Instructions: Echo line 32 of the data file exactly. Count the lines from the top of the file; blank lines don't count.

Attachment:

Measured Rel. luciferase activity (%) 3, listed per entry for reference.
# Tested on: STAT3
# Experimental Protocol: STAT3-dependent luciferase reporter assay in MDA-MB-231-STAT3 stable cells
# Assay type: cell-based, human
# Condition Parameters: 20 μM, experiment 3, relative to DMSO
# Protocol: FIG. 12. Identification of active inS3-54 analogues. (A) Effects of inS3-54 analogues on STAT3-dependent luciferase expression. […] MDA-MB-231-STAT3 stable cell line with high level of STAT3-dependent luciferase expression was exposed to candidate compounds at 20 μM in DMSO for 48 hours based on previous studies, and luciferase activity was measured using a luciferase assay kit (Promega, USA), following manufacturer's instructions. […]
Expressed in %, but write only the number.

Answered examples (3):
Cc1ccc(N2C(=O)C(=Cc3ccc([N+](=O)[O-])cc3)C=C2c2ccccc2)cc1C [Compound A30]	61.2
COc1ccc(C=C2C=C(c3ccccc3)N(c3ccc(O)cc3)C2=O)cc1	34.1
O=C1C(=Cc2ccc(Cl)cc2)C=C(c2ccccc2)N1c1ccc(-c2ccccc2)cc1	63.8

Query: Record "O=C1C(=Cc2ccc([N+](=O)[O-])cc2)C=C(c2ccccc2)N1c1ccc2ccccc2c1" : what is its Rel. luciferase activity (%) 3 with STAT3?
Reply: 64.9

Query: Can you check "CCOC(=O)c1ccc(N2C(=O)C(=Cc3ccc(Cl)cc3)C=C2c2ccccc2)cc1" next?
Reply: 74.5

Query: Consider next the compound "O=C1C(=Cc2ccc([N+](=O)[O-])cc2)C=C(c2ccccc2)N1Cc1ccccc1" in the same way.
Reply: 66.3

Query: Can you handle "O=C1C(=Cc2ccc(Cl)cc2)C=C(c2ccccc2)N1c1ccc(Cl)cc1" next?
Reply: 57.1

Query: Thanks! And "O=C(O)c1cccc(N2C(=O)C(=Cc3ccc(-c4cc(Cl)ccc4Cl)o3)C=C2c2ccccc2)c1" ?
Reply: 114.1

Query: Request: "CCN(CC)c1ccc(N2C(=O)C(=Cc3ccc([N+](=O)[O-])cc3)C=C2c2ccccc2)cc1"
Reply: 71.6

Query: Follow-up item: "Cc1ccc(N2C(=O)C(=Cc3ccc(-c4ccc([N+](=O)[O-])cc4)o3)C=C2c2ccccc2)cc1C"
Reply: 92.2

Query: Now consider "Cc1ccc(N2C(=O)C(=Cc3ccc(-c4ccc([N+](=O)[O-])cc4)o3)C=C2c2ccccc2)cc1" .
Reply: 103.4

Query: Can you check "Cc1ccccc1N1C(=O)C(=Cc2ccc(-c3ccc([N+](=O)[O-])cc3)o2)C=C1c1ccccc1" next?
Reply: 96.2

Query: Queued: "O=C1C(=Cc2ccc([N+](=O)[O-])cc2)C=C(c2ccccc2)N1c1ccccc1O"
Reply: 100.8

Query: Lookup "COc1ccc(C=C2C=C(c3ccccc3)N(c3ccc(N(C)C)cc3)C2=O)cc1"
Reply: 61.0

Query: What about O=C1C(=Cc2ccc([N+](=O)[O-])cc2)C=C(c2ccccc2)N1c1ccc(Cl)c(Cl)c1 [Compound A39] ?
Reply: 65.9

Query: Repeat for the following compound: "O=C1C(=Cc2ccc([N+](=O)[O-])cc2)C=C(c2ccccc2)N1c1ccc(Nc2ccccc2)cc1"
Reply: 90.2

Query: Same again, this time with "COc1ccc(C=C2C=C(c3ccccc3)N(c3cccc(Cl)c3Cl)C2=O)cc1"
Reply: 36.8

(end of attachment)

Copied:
Query: Lookup "COc1ccc(C=C2C=C(c3ccccc3)N(c3ccc(N(C)C)cc3)C2=O)cc1"